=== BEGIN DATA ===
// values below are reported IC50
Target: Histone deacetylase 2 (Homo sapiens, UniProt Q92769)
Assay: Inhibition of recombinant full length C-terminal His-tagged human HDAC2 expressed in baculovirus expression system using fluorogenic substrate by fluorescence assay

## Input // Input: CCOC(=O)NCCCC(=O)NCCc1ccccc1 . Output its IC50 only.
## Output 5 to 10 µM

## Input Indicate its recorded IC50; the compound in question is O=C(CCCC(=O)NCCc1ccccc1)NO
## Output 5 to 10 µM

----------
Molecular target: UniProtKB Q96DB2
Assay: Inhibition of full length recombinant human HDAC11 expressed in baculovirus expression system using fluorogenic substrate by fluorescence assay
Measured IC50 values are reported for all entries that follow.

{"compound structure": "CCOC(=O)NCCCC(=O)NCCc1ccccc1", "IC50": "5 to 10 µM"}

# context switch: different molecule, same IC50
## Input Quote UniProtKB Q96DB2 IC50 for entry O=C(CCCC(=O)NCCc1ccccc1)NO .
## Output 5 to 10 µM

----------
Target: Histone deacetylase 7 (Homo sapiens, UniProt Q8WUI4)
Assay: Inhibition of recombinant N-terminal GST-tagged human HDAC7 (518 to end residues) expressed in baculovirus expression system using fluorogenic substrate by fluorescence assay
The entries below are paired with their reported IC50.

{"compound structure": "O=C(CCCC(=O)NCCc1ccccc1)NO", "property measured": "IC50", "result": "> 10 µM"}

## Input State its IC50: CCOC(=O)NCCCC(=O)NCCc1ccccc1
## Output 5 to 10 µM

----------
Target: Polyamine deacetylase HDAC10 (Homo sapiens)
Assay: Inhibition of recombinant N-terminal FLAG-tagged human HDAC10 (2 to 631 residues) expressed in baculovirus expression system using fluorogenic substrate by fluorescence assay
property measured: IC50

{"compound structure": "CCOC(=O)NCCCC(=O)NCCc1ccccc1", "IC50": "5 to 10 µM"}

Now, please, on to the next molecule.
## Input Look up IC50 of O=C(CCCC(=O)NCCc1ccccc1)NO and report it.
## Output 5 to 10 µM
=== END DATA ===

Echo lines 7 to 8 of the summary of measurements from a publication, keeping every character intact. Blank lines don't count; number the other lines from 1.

## Output 5 to 10 µM

----------